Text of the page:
Mig welding problems

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  #1  
Old 07-19-04, 02:36 PM
sandfeet53
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Post Mig welding problems

My mig welds look like a collection of splatter. High amperage yields popcorn size globules. Low amperage yields tiny littly spatter balls. I have a couple of burn throughs. I'm a rookie mig welder and am committed to learning it. Education is expensive.

Material: steel trunk pan in an old firebird-lap joint

Machine: New Lincoln pro-mig 135
Gas: CO2 Argon mix
Wire: Lincoln L56 .035

I've ground to bright metal but I just can't seem to get a good bead. Anyone run into this before? I'm a rookie with Mig and I'm satisfied the problem is me, not the machine. It feeds wire well. It has good gas flow and a clean tip.
 
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Old 07-19-04, 05:37 PM
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sandfeet53,

A couple of things to check.

1. The most important thing that I think you should change is your wire size.
The proper wire to use would be .023 for thin guage autobody work, maybe .030 but for sure you would have burn through problems with .035 because you will have to turn the heat up higher to melt that wire.

2. Start your initial settings for the gas, wire type and material thickness according to your manual. Practice a bit with those settings and change them slightly to fine tune it.

3.Make sure you have the polarity set correctly for solid core wire.

4. Make sure you are doing your welding indoors. The gas will blow away if there is even the faintest of breeze. Turn the flow rate up a bit if outdoors and try to shield the weld.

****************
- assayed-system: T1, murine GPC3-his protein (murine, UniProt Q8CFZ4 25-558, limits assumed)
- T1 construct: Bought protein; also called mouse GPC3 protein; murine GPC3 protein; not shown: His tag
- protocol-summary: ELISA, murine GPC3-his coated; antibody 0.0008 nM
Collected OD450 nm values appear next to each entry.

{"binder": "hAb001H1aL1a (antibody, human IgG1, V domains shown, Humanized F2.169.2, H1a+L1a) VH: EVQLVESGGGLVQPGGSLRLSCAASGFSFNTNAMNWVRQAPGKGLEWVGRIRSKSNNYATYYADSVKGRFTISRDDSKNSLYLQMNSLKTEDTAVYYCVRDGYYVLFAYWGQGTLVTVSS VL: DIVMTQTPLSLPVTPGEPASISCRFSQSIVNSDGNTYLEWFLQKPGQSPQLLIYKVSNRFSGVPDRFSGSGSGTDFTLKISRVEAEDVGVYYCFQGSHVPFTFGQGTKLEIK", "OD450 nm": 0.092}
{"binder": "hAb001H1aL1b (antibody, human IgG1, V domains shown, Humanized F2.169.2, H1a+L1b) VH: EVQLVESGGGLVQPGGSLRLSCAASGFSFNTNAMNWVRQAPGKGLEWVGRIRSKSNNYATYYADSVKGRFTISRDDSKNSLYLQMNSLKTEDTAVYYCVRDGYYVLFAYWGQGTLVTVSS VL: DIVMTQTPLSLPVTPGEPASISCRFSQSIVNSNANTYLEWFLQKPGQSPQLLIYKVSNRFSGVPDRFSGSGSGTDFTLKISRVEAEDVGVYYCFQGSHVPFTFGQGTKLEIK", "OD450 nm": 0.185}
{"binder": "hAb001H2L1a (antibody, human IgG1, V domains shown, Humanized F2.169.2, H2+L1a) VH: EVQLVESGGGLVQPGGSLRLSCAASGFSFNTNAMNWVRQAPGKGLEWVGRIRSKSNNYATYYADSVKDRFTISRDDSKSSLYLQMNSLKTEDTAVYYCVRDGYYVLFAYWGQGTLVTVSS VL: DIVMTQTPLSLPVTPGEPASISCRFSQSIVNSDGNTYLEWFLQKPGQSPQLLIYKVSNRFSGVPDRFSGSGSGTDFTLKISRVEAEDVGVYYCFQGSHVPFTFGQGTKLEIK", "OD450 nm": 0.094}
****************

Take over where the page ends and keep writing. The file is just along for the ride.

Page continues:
5. Make sure your ground connection to the vehicle is good.

5. Read the manual. I'm sure Lincoln has some tips on proper technique.
 
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Old 07-23-04, 07:17 PM
S
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Greg hit most of it on the head, remember, with Mig the power or heat control is the wire feed, the voltage is essentially the arc intensity. For light sheet turn the wire speed down and the voltage up intil you have a nice crisp arc.
 
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Old 07-26-04, 07:39 PM
sandfeet53
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Thanks Greg and sberry. I got better. You were a help. Here's what I learned:

1. Get it very, very clean. After grinding, I blew dust off with compressed air and then wiped it down with alchohol (it was available. It makes the day go faster-seriously, I used isopropyl).
2. Early on I had a couple of burn throughs. I read that rookie welders may try too go to fast. I started managing my travel speed better and slowing down and was able to watch the puddle a little better. This resulted in better adhesion and less splattering.
3. I fiddled with the amperage, gas pressure and wire feed speed while practicing on some scrap. 15 scfm gas, 'B' on amperage (Lincoln pro-mig 135), and '3' on wire feed seem to work best.

I bought some .025 wire and will change to it when I go back out.
Thanks again.
Mike
 
  #5  
Old 07-31-04, 11:51 AM
Yggdrasil
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Sounds like you've almost got it- I've got a little 135 as well. For what you're doing I'd use the same settings with the exception of .035 flux core rather than solid + gas as that's the size wire I have and gas is expensive- I only turn it on when I'm trying to do aluminum.
I've found I suck at aluminum, at least so far.
 
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Old 08-15-04, 12:36 AM
Yggdrasil
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Stand Tall campers... I just searched google for "pro mig 135 accessories" and this thread was the first hit.
Suprise huh?

I myself have been having a few problems with aluminium... Lotsa bb's and no penetration, one thinks I need alot more practice and fiddilin' before I do any "mission critical" work.
 
  #7  
Old 08-20-04, 04:29 PM
megaton
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The most challenging aspect of welding aluminum is that it dissipates heat a lot faster than most metals, thus making it harder to concentrate heat on the weld joint. My experience is to weld at about half the speed at which you can weld mild steel. TIG welding is SO much easier than MIG on aluminum.
 
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